Thanks for these thoughts. Driving with gas cap was not a solution but did seem to help the issue a bit. Mechanic also recommended compression test and fuel line inspection as well as EGR valve. But without kit to read engine errors etc. and put this engine on compression he recommended heading to the dealer. He also checked the spark plugs.

What are your thoughts about the thermostat replacement being a solution? Any suggestions on how I should proceed when I stall on my way home from the dealer after they ‘fix’ it by replacing the thermostat. Note they fixed it last year by replacing the cracked ignition coil…could this be cracked again?

Thanks folks!

Please define “help the issue a bit.” Did the stalling go away?

While I’m somewhat surprised that your mechanic stays in business if his go-to advice is “take it to someone who isn’t me and give them money instead,” he may not have been far off on this one. Any time someone mentions stalling in traffic and hard-to-restart, the first thing I ask them to do is to take off the gas cap and drive around for awhile. This is not a repair, it’s a free diagnostic procedure.

About the gas cap loose helping, I’ve seen it where there’s a wicked vacuum created in the tank that actually causes the delivery to the injectors to be hampered. The pump would be struggling when that vacuum builds because you’re basically not creating the right fuel pressure.
A dead give away is that opening the gas tank creates this ‘woooosh’ sound.

That’s why I was thinking it may be related to the evap system or related components in my previous post.
Of course, if the OP was able to duplicate that problem with the mechanic, she should have been able to check the fuel pressure to verify it.

Shadowfax-sorry to be vague. Stalling did not cease. Yes he was looking and suggesting some simple options before more expensive diagnostics. He was also forthcoming that he would be happy to work down the line of possible repairs but that he did not know what the issue was. I also think that he is hesitant because a '94 Camry is a little rusty and…

Meanwhile the dealer had no trouble having me sign off on the $130 diagnostic test set and then suggesting I ditch this car and make a purchase. The car is actually in pretty decent shape and does not owe me too much so I would prefer to maintain it.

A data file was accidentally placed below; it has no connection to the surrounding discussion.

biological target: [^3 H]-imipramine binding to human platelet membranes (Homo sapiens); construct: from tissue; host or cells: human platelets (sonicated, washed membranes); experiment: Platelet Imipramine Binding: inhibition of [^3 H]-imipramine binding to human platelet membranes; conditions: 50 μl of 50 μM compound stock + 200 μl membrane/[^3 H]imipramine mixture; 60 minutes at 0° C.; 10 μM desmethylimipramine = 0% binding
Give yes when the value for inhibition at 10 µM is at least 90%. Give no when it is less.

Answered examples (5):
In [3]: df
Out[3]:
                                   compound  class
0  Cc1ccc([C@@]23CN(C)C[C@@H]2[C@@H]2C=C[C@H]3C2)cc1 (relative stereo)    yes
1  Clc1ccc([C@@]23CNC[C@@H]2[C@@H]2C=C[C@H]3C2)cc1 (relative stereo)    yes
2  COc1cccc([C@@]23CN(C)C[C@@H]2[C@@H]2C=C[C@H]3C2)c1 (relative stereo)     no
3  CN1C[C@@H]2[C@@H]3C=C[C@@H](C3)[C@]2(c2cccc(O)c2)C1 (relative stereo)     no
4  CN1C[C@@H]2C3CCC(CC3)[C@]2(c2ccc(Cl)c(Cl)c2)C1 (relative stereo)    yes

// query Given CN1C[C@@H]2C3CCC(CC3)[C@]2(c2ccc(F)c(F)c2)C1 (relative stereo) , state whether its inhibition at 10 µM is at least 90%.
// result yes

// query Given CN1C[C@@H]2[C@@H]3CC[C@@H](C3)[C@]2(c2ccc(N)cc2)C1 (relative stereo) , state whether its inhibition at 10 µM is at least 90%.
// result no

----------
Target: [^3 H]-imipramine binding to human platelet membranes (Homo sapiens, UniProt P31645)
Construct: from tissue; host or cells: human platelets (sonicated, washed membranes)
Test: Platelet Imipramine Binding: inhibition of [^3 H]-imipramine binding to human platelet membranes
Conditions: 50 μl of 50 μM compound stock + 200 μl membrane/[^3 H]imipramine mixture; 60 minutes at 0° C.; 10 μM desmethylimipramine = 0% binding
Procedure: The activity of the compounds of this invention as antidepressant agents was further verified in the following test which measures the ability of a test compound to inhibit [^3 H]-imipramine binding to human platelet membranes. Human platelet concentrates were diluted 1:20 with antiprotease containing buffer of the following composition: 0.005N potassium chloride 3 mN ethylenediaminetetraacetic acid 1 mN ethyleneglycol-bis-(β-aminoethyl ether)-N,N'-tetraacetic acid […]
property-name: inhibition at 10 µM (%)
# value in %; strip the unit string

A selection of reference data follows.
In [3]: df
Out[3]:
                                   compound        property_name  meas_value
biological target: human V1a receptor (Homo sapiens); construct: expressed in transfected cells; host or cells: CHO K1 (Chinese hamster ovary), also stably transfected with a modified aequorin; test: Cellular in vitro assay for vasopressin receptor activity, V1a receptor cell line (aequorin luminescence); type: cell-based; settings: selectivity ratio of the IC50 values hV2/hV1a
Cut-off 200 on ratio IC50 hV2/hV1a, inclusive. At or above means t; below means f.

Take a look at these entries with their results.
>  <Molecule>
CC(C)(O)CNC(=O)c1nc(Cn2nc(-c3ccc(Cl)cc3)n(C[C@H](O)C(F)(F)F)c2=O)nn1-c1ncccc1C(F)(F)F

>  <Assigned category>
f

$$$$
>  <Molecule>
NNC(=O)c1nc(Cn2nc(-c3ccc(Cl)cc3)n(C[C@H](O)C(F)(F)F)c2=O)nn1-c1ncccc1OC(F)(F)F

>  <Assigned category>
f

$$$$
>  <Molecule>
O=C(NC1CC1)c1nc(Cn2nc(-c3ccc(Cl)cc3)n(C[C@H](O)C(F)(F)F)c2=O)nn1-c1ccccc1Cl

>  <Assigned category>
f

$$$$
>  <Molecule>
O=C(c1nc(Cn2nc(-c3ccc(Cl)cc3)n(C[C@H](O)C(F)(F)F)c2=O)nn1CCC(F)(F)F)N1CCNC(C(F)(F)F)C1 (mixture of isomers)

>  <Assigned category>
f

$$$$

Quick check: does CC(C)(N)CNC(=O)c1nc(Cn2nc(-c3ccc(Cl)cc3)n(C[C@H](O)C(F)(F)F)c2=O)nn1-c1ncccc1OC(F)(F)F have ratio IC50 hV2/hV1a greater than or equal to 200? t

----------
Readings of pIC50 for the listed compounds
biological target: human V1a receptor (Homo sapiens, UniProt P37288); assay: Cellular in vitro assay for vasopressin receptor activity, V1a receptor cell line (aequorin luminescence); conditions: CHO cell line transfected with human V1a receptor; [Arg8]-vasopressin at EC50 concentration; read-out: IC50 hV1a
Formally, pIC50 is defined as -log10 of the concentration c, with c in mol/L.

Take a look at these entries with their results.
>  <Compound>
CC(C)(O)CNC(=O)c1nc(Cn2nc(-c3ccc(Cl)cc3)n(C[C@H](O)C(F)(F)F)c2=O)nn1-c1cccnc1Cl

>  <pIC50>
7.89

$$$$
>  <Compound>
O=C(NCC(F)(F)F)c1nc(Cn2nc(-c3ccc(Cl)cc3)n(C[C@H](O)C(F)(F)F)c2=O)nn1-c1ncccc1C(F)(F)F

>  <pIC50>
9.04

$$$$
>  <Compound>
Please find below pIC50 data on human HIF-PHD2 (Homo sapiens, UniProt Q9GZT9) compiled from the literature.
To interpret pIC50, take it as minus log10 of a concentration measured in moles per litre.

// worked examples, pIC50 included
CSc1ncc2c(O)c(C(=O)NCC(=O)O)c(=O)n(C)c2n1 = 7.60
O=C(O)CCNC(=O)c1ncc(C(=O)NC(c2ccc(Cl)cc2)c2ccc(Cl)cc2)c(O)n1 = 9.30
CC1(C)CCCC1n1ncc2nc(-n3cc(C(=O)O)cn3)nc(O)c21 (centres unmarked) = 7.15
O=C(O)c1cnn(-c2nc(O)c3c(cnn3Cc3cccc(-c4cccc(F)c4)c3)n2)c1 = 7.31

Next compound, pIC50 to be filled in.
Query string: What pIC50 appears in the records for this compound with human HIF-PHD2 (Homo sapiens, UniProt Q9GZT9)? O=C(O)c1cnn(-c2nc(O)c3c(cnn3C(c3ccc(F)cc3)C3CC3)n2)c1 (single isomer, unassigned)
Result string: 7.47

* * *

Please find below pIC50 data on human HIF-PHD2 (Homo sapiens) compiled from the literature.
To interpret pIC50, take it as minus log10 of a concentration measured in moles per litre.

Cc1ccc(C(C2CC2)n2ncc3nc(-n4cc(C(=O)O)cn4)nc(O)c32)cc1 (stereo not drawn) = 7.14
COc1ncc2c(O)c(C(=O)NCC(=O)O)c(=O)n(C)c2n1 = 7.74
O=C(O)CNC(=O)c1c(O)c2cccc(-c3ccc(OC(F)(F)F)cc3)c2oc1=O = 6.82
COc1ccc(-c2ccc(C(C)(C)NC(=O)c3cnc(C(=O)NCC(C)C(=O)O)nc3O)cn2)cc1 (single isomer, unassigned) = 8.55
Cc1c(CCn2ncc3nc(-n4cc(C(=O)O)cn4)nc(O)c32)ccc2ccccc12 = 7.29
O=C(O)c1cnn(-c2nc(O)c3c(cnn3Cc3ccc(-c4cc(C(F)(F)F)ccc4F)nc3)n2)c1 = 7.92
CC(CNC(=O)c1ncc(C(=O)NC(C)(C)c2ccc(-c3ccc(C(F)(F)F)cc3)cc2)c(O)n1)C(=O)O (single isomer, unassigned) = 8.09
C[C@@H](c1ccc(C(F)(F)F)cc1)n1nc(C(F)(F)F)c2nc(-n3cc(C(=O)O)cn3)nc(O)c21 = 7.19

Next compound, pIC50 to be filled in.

Thank you.

Remco, yes that was the line of thinking. He and I have both observe suction when removing gas cap…and the ‘jumpy’ driving seemed to support that as a possibility, I think we have ruled that out at this point.

You mentioning loosening the cap threw us off. It wouldn’t have been my first guess.

Usually the EGR throws a code. Do you have a code? Your mechanic recommended an EGR check, I see now? How come he didn’t just clean the thing?
The EGR can usually be cleaned easily at no cost if you do it yourself. It hardly ever needs to be replaced.
Not positive on your car but usually it is on top of the engine somewhere, held in with two bolts. Unbolt it, disconnect it and thoroughly hose the inside down with carb or intake cleaner. Then just bolt it back on.

Edit - googling the location for your camry and EGR got me this:

Thanks Remco. Yes. I looked into this. Might be a next step but I didn’t get a code from the check engine. I had trouble getting bolt # 2 loose and wasn’t sure it was the answer…
Will keep you posted.

It isn’t particularly difficult but make sure you’re comfortable doing it.
I’m not saying it definitely is the cause but something worth doing as it is a cheap and inexpensive thing to try.

Does your 94 have the standard OBD port? I know it wasn’t officially instituted until 96 but some cars had them earlier than 96. If so, you can get the codes read by places like autozone and pepboys for free.
If it doesn’t, there’s usually some sort of procedure where it may flash the code on the dashboard after you do something specific to your car to read the code out (ie, shorting two pins on a connector, plugging a connector in, or somesuch thing).
You may want to google for that.
Don’t just throw parts at the car as that gets expensive and frustrating quickly.